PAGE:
Lake Turkana

A world of worlds: Chris Tinkler reports on his first trip to Ethiopia

In among all things Easter holidays, I’ve finally had a moment to properly catch up with Chris Tinkler, who recently got back from his first trip to Ethiopia.

Having lived and worked in the bush for 12 years, in South Africa, Kenya and Tanzania, Chris’s area is very much wildlife, so I was especially interested to hear what he had to say about Ethiopia, which is known primarily for the experience it offers the visitor by way of people and culture. As he says, like anyone who hasn’t been there, Chris’s idea of Ethiopia will have been informed by the news, the papers, and by any books he may have picked up on the way.

Offering much in terms of variety, Chris’s trip took him on a fact finding tour from Addis Ababa to Tigray in the north to the Omo and finishing at Bale Mountains. Of this, three absolute highlights: visiting the rock churches of Tigray; the sheer and undressed reality of the Omo; and a rare lion spot in the Bale Mountains. Each is quite different, but each, as you shall see, is linked by a single thread: they were experiences that left Chris amazed, in the truest sense of the word.

Chris visited three of Tigray’s churches, but Abune Abraham (Debre Tsion) he especially remembers, and I love his take on it. ‘I wasn’t expecting to be so moved by the experience of entering the church. It was cool and dark. I’d never felt such an overwhelming sense of peace.’ Chris describes ‘feeling untouchable, on top of the world’, and says that the hour and a half in the church was mostly spent ‘in reflection.’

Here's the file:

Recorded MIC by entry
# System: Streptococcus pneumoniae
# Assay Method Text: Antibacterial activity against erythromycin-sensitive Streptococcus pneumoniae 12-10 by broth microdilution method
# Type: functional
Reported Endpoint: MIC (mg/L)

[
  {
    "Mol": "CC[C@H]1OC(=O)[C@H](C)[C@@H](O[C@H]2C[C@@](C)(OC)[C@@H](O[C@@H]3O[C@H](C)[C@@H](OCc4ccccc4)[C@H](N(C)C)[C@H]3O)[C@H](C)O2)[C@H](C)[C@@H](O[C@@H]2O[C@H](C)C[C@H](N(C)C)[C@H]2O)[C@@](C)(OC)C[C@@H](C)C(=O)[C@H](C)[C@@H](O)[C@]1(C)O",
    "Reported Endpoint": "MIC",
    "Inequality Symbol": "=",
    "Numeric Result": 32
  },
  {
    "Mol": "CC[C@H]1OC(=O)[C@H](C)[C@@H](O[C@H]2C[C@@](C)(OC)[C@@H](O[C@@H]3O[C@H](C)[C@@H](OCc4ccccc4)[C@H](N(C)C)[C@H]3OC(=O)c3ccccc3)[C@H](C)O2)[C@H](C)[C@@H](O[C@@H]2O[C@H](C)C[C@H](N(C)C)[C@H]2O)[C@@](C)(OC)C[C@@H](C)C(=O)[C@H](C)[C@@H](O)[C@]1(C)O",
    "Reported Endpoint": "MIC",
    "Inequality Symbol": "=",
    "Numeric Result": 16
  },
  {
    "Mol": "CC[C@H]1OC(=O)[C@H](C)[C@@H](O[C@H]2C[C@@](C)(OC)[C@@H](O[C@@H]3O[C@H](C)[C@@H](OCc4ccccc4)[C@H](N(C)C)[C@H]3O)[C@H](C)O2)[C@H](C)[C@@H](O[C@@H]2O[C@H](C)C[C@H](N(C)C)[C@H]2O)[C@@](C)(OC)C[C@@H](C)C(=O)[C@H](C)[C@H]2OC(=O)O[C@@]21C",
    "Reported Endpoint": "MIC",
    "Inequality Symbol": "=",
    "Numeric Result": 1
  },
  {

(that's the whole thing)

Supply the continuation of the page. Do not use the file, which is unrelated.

Of the Omo, Chris’s travels had him rare witness at Demi, a Dassanech circumcision rite, visit villages (bereft of his camera), and have a couple of Mursi women spend half an hour examining his nose and ears, their conclusion being that they were ‘hard like rocks.’ As Chris says, he has spent good time in villages southern and eastern Africa, but nothing could have prepared him for a world that, in many respects, ‘hasn’t changed in thousands of years.’ You visit here on nobody’s terms but those of your hosts and the environment that is their home. ‘Even the birdlife,’ says Chris, ‘was amazing. I saw six Pel’s fishing owls. Before the Omo, I’d only ever seen one.’

Finally, while Chris clearly loved spending time among the Ethiopian wolf, of which he saw 17 in one day, including pups, and witnessed their hunting of giant mole rats, he was blown away by the excitement generated by a night time lion spot, an adult pair with their four cubs. It wasn’t, he says, so much the lions in and of themselves, but rather the fact that this was the first time in a year that they had been seen, that it’s so rare to see lion in this sort of a habitat, and that nobody knows much about them: ‘There’s been so little research. Nobody knows where they come from. Nobody knows where they go. They’re a mystery lion.’

There’s so much more to share, but time is short. Do get in touch with Chris if there’s anything more you’d like to know. As he says, if you think you know the world, think again: go to Ethiopia. It really is that special.

Bale Wolf

Photo credit top and bottom: Chris Tinkler

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